Editor's Note: EFF's Floyd Shivambu has made headlines for assaulting a photojournalist outside Parliament on Tuesday. In his apology, Shivambu claimed he did not realise the man he assaulted was a journalist.
Briefly.co.za editor, Laura Slyer, asks what it means if Shivambu's claim is true.
While the EFF's Julius Malema insults white MPs, (and gets away with it, because of course, it's not racism when a black man directs it towards whites), heavyweight Floyd Shivambu claims he "didn't realise" the man he assaulted was a journalist.
Racial differences aside, perhaps the journalist, Adrian de Kock, was obnoxious in asking incessant questions and taking photographs. I'm sure it must be quite annoying to have cameras shoved in your face while people are yelling questions at you.
Regardless, it doesn't excuse aggressive and violent behaviour.
Shivambu said in his apology: "The scuffle happened and was never an assault on the Journalist or media freedom. I regret the incident and believe it should have been handled differently. I take full responsibility and apologise for engaging in a scuffle with a person I discovered after the incident is a journalist. I will write and email an official apology on the scuffle because I believe it was not supposed to happen."
Well, first off, congratulations on accepting responsibility for the incident. You're right, it wasn't supposed to happen.
That was a scuffle?
But let's look at the rest of Shivambu's statement. He calls it a "scuffle". Now, to be fair, the start of their exchange is not on the video, and as there are always three sides to the story, (Shivambu's, De Kock's, and the truth), there's no telling what De Kock really did or said to set Shivambu off.
However, the way Shivambu and another man shoved De Kock against the wall, trying to smack his head against it while Shivambu gripped his throat, was not a "scuffle". It was assault. If he's going to accept full responsibility, call it what it is.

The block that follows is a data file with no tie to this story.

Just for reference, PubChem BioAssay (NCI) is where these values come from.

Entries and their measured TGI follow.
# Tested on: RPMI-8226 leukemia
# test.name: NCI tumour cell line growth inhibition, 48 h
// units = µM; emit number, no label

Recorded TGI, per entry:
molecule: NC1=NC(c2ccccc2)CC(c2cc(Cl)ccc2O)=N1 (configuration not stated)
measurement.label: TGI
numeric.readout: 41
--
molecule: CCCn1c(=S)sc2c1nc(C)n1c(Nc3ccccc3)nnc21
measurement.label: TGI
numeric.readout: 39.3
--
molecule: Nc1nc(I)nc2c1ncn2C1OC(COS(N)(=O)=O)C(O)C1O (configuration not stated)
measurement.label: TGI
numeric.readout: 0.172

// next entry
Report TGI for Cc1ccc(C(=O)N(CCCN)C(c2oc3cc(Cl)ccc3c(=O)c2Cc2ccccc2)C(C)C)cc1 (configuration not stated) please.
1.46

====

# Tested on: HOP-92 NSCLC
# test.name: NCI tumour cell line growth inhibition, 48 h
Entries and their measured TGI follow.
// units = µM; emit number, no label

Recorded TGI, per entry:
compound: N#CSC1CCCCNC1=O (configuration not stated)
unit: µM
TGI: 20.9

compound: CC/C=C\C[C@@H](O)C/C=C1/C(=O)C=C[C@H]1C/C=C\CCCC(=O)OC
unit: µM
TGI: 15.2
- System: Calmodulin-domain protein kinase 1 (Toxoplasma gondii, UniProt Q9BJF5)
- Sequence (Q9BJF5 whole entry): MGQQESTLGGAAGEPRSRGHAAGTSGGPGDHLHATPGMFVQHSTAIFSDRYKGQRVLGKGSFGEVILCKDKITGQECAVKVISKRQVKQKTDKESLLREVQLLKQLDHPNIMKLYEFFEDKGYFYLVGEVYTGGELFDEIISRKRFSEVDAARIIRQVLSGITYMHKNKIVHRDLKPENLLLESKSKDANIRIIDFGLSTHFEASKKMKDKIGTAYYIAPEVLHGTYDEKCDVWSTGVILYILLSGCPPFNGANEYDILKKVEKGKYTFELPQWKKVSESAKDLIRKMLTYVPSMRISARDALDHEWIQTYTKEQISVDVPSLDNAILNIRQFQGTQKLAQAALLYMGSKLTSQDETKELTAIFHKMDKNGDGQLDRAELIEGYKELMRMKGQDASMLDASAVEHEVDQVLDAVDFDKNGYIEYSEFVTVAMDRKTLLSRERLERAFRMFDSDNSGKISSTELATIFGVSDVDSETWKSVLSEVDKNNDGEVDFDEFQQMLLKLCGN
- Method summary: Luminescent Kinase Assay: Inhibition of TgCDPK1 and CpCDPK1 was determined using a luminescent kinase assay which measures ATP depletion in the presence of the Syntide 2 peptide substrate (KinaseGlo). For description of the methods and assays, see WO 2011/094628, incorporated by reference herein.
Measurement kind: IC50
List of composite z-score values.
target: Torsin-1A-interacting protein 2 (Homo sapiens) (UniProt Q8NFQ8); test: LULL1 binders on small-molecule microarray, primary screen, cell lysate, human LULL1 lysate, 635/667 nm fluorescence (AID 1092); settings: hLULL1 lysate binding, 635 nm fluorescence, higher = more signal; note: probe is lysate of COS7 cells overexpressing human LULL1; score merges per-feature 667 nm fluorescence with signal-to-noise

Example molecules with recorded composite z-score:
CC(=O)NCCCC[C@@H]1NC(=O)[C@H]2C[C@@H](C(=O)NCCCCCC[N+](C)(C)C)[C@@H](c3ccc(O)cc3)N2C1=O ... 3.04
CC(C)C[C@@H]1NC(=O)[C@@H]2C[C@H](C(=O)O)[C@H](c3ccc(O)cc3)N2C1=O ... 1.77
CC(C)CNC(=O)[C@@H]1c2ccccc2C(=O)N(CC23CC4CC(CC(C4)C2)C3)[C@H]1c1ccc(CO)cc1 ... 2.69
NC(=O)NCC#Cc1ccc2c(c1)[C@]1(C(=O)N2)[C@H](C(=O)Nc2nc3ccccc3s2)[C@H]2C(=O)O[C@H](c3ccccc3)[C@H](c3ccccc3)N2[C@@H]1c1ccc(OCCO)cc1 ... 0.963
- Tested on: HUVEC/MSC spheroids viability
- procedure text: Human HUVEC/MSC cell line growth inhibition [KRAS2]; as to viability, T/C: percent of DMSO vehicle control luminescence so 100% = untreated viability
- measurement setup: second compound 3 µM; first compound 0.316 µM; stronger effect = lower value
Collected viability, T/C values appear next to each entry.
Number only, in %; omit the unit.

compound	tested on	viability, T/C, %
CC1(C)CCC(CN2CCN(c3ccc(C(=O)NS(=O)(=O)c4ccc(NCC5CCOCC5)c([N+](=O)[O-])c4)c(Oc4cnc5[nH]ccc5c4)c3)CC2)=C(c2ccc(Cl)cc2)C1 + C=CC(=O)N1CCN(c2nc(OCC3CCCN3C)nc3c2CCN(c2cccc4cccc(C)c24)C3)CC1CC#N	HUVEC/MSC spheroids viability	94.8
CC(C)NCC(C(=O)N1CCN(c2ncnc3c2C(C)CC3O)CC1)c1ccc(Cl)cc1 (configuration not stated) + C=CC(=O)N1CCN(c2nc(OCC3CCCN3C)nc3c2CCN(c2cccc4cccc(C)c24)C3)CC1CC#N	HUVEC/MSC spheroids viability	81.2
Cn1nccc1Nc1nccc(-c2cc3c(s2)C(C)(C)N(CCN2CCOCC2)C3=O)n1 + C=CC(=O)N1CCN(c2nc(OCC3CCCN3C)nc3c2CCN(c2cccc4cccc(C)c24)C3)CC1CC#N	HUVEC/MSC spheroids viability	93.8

The other phrase: "...person I discovered after the incident is a journalist..." Really? All the other journalists, including De Kock, are wearing clearly visible press tags. I guess the giant camera De Kock was holding may have hidden his tag from Shivambu, but surely the camera itself would tip him off as to his job? Not to mention the annoyingly obnoxious questions he was apparently asking? Or even the fact that he was with a bunch of other journalists?
What if he hadn't been a journalist?
There's a deeper concern here though. Shivambu's apology is based on the fact that De Kock turned out to be a journalist.
If, as Shivambu claimed, he didn't realise that fact until after he assaulted De Kock, does that mean that it would be okay to have attacked a member of the public who wasn't a journalist? Because that's what his claim amounted to.
What if the cameras hadn't caught him? What if people hadn't been around to intervene?
If this is how Shivambu deals with impatience and irritability in public, with cameras and journalists all around him, how does he treat people in private?
Is this the leadership we need?
Pressure and anger can overtake the best of us at the worst of times. But part of being a public figure means leading by example.
If this is the kind of example EFF members are setting, is it the kind of leadership South Africa wants?
Even more, is it the leadership our beautiful country needs, when it's already torn between anger and hope?
Disclaimer: The views and opinions expressed in this article are those of the author and do not reflect the official position of Briefly.co.za
Do you have a story to share with us? Inbox us on our Facebook page and we could feature your story.